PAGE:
The Importance of Financial Literacy


Financial literacy is the understanding and ability to manage financial resources such as cash, assets, loans, mortgages, investments, budgets, and so on. Even though it's an essential skill, most people know little to nothing about it. Furthermore, many people just decide not to care. However, we have seen a rise in interest in financial literacy among young people worldwide in recent years. This is good news for all of us, so let's examine financial literacy and how it works.


Personal financial management skills are the focus of financial literacy; other financial management systems exist at the corporate level. Financial literacy is a crucial tool people can use to achieve financial stability and protect themselves from financial fraud in the modern period when financial resources like credit and debit cards, stocks, and bonds have become more widely accessible.


In addition, acquiring financial literacy will help people understand their financial products, such as loans and mortgages, which could help them avoid debt traps like high-interest rates or mortgage traps. Another thing to note is that financial literacy helps people avoid disastrous errors like floating rate loans, which can push people into bankruptcy or prevent them from saving for emergencies. The achievement of personal objectives or the development of self-confidence can both be facilitated by financial literacy.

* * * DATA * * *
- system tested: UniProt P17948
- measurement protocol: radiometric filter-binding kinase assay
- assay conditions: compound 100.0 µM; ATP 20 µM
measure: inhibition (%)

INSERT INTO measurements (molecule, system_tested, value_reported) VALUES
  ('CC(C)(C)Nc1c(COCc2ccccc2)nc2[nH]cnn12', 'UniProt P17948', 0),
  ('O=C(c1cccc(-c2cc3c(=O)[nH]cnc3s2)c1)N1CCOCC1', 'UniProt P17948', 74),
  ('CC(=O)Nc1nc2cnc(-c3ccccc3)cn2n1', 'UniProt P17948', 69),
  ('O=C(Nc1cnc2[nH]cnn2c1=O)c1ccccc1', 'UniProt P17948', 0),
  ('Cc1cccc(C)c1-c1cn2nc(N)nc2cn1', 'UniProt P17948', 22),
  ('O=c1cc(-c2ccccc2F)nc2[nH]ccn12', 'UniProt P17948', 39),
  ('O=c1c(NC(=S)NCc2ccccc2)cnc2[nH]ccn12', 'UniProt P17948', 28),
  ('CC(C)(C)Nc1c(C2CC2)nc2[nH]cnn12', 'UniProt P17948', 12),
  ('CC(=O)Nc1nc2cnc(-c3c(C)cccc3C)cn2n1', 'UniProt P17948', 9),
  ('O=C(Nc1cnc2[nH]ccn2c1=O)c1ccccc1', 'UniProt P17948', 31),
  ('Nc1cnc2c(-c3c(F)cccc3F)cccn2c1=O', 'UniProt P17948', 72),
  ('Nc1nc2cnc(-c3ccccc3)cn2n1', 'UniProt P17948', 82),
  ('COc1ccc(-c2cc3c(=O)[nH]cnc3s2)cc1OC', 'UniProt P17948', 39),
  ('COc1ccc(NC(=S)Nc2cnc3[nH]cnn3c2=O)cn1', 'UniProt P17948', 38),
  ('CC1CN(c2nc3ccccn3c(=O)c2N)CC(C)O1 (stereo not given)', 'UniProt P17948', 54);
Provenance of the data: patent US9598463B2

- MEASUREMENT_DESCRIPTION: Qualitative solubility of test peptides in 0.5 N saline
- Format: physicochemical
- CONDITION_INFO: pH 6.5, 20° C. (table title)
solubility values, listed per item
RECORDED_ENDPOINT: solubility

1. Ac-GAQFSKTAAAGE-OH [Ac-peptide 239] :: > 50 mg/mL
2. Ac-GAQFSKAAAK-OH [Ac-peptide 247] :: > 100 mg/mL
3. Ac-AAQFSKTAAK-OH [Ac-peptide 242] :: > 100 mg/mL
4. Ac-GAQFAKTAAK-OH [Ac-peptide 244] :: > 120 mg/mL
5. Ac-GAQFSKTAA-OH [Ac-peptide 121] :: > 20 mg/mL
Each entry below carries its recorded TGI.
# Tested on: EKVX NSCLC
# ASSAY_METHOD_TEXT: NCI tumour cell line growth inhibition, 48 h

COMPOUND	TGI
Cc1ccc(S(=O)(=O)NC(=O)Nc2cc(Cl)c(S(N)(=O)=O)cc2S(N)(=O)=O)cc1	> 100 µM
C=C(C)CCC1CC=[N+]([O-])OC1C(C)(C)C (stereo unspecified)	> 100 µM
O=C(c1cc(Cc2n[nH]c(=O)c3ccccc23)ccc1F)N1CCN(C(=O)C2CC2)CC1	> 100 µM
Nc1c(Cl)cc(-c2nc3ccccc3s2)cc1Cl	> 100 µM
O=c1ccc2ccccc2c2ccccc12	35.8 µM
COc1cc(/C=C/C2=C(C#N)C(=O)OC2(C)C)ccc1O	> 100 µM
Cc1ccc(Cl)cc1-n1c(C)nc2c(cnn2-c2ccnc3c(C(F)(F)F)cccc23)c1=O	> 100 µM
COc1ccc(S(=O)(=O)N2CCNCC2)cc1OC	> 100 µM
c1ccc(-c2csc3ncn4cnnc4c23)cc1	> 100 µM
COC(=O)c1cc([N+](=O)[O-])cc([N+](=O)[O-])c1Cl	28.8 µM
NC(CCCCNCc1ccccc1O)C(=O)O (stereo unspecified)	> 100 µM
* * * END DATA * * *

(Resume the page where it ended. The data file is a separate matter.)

There are countless advantages to gaining financial literacy, and there are numerous methods for doing so. These methods include making a budget, saving money before spending it, paying bills on time, keeping track of credit card bills, and many more.


The Financial Industry Regulatory Authority (FINRA) reports that 66% of Americans lack financial literacy, which is concerning but the good news is that young people in our countries are becoming financially literate and raising awareness about it as well. As a result, we have a long way to go to spread financial literacy awareness.




References:

  1. Investopedia

  2. Wikipedia

  3. The Economist

2 views0 comments

Recent Posts

See All